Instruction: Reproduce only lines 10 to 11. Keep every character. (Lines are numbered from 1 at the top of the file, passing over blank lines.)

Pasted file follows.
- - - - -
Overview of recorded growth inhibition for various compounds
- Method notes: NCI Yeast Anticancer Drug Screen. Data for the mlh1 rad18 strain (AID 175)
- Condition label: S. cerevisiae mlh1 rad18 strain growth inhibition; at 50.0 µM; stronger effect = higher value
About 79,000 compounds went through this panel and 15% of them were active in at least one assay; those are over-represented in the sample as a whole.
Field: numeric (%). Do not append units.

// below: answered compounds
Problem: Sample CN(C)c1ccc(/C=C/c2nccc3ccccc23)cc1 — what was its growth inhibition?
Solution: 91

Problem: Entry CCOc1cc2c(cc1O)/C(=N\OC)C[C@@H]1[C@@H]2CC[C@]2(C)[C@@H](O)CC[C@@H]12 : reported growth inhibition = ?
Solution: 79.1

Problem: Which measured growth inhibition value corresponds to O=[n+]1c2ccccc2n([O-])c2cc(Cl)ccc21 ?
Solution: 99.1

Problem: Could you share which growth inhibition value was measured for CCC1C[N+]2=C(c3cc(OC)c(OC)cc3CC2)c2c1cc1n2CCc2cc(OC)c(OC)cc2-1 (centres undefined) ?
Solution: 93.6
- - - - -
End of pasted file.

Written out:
Solution: 79.1

Problem: Which measured growth inhibition value corresponds to O=[n+]1c2ccccc2n([O-])c2cc(Cl)ccc21 ?